- Julianne J. Martin (Minor in Computer Science)
- Suzanne Burstin Miller (Minor in Computer Science)
- Susan Pruyn White (Minor in Computer Science)
- Alexandra Alexandri (Minor in Computer Science)
- Yuejin Cui (Minor in Computer Science)
- Jayanti Kanal
- Basak B. Kotler (Minor in Computer Science)
- Laura LaGassa
- Kathryn G. Roth-Douquet (Minor in Computer Science)
- Edith Aviles de Kostes (Minor in Computer Science)
- Masami Yamamoto (Minor in Computer Science)
- Anne Cesa Klein
- Rebecca A. Neilsen (Minor in Computer Science)
- Anita Machhar Paleyanda (Minor in Computer Science)
- Shu-Min Ng (Double Major in Computer Science & Mathematics)
- Farhanah Akikwala (Mathematics Major with Computer Science Minor)
- Amy Biermann
- Amy Biermann-Hughes finished her PhD in Computer Science in Fall 2002.
- Susanna Schroeder (Mathematics Major with Computer Science Minor)
- Amy Sutton (Physics Major with Computer Science Minor)
- Jyotsna Advani (Double Major in Computer Science & Mathematics)
- Julie Inmon (Double Major in Computer Science & Psychology)
- Nik Swoboda (Independent Major in Cognitive Science)
- Kimberly Blessing
- Sarah Hacker
- Erica Plotnick
- Ranjani Vedanthan (History Major with Computer Science Minor)
- Zhenjian He (Mathematics Major with Computer Science Minor and a Minor in Economics)
- Lori Schwartz (Independent Major in Computational Chemistry)
- Tina Shen
Additionally, Chris Erwin (Physics) who took several Computer Science courses finished her MS in Computer Science (Brown University) and has been working at Raytheon since graduating from Bryn Mawr.
- Emily Greenfest (Double Major in Computer Science & Geology), PhD at University of Chicago (in computational paleobiology).
- Maralee Barge Poulsen – game programmer
- Scott Klaum
- Edina Sarajlic (Physics Major with Computer Science Minor)
- Sarah Waziruddin
- Agata Jose-Ivanina
- Maria Pace (Mathemtics Major with Computer Science Minor)
- Heather Palmeter
- Leslie Roj Zavisca
- Sharon-Rose Alterman (Psychology Major with Computer Science Minor)
- Renee Findley (English major with Computer Science Minor and a Minor in Creative Writing)
- Maria Hristova (Double Major in Computer Science & Mathematics)
- Laura Kim
- Reshma Menghani (Mathematics Major with Computer Science Minor)
- Meghan Rutter
- Ananya Misra (Double Major CS + Math) – Google
- Minjung Kang (Mathematics major, CS minor)
- Catherine Chiu
- Ioana Butoi (Double Major CS + Math) – Amazon
- Christina Florio
- Darby Thompson (Double Major CS +Math) – CS Ph.D @ George Washington University – Sidwell Friends School
- Yuna Park (Math Major, CS minor) – CS Ph.D @ University of Florida
- Audrey Flattes – Deloitte Consulting
- Sara McCullough – Synygy
- Benjamin Kosky (Cities Major with Minor in Computational Methods (CM minor) )
- Julia Ferraioli – CS Ph.D @ University of Rochester – Google
- Bhumika Patel (Chemistry Major, CS minor)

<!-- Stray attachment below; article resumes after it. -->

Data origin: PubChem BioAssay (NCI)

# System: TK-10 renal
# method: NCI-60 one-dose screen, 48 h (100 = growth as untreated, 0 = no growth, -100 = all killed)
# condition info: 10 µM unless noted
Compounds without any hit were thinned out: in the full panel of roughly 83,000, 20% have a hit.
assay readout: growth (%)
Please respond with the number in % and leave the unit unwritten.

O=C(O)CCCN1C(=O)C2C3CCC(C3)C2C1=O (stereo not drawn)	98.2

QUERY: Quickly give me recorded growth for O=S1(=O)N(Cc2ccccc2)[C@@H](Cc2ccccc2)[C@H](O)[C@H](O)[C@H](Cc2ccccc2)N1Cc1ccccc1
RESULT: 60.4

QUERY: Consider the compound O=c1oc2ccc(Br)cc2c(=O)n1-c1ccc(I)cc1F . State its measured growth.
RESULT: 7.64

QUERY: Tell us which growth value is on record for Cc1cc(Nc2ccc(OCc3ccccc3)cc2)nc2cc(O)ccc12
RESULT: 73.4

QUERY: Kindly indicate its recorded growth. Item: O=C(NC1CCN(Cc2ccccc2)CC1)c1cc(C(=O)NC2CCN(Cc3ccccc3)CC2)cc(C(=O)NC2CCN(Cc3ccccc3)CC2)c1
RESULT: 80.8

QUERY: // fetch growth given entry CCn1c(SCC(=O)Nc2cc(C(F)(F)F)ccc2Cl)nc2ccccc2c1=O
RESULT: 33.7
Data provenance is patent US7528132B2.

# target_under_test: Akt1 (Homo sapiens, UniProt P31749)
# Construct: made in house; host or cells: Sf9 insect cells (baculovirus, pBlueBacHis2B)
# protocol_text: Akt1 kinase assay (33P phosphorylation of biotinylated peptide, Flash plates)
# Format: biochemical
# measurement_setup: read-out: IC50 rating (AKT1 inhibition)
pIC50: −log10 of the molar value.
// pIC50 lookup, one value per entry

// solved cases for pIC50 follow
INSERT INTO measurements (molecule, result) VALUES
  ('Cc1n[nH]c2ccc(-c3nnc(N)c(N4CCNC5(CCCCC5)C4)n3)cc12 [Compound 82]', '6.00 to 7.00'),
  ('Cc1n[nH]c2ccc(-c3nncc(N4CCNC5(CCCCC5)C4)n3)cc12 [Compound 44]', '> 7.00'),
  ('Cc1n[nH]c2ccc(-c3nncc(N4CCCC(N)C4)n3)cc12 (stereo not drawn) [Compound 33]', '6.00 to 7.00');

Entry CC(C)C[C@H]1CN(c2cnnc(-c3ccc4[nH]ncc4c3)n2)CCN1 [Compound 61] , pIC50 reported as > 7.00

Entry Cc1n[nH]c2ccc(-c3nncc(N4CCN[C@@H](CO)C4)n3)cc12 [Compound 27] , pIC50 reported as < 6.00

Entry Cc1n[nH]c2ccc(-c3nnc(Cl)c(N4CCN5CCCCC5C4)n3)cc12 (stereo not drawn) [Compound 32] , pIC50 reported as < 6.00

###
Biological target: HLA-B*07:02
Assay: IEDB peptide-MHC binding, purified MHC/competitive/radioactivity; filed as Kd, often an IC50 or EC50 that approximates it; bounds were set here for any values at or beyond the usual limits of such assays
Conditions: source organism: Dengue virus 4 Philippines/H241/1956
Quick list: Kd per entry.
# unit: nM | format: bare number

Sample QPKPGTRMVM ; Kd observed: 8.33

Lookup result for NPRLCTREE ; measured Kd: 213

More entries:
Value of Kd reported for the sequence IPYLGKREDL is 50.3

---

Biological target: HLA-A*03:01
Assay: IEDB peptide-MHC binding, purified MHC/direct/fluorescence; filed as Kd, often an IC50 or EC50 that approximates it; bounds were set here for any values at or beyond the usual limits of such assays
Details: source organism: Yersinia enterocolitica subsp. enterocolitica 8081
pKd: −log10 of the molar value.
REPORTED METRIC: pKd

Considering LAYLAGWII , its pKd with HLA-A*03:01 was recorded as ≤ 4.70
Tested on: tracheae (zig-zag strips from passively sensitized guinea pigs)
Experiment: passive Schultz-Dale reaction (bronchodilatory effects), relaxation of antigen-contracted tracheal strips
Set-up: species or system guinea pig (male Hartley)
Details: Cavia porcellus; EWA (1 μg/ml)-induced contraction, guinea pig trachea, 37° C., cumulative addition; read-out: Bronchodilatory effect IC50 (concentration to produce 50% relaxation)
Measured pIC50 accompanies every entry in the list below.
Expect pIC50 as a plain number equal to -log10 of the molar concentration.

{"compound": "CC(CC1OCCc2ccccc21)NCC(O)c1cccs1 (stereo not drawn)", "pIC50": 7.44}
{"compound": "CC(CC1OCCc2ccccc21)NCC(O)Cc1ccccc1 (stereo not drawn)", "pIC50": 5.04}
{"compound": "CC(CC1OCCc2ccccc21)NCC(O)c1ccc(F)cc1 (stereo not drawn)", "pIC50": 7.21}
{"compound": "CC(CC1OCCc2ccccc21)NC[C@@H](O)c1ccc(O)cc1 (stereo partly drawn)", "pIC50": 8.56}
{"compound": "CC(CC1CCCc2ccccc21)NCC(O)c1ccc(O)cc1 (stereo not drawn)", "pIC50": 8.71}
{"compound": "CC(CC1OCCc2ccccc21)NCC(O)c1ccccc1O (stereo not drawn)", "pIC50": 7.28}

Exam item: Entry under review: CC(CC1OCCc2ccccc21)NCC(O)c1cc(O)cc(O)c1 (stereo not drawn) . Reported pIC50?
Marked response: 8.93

- Jessica Billings
- Lauren Maksym – Accenture
- Leslie McTavish
- Anne Miller
- Rachael Heaton (Haverford, Mathematics Major, CS minor)
- Alex Ionescu (Psychology Major, CS minor)
- Laura Gudorf (Physics major, CS minor)
- Natasha Eilbert – CS Ph.D @ U. Wisconsin-Madison – Harvest Prepatory Academy
- Stephanie Hilton – Lincoln Investment Planning
- Marwa Muhammad
- Jesse Rohwer – Google
- Simona Radu (Double Major CS + Chemistry) – bazinga! Technologies
- Teyvonia Thomas (Physics Major, CS minor)
- Julia Kelly (Anthropology major, CS minor) – CS PhD @ UC Santa Cruz
- Shikha Prashad (Biology Major CS minor)
- Michelle Beard – MIT Lincoln Labs
- Caitlin Evans – Masters of Epidemiology @ Tulane School of Public Health and Tropical Medicine
- Ashley Gavin – “How to Get Girls to Choose, and Stick With, STEM Careers: A Future Tense Event Recap“
- Mansi Gupta
- Priscy Pais
- Simran Singh (Economics major, CS minor)
- Bethie Azuma – CS Ph.D. @University of Utah
- Alex Funk – Vanguard
- Kathleen Maffei
- Marissa Moncenigo – Rethink Robotics
- Pricy Pais
- Tanvi Surti – Microsoft
- Sam Wood – CS Ph.D. @UCSD
- Kerstin Baer (Math major, CM minor) – Math Ph.D @ Stanford
- Megan Clark (Linguistics major, CS minor)
- Alex Lee (Math major, CS minor)
- Melanie Shafer – IBM
- Cara Takemoto
- Leila Zilles – CS Ph.D. @ University of Washington
- Emily Levine (Biology major, CM minor)
- Sarah Nelson (Mathematics major, CS minor) – MIT Lincoln Labs
- Chantal Taylor (Russian major, CS minor)
- Cristina Cabrera (Double major CS + Math) – Vanguard
- Jenny Chen
- Caitlyn Clabaugh – CS Ph.D. @USC
- Francine Wei, (Double major CS + English)
- Peiying Wen, (Double major CS + Geology) – ThoughtWorks
- Muna Aghaalnemer (CM minor)
- Sara Fielder, (Haverford, CS Minor)
- Stephen Lazarro, (Haverford, Econ major, CM minor) – CS Masters @ U. Wisconsin-Madison
- Alex Marrero, (Psychology major, CS minor)
- Meagan Neal, (Math major, CS minor) – Vanguard
- Alex Spear, (Pol. Sci major, CS Minor)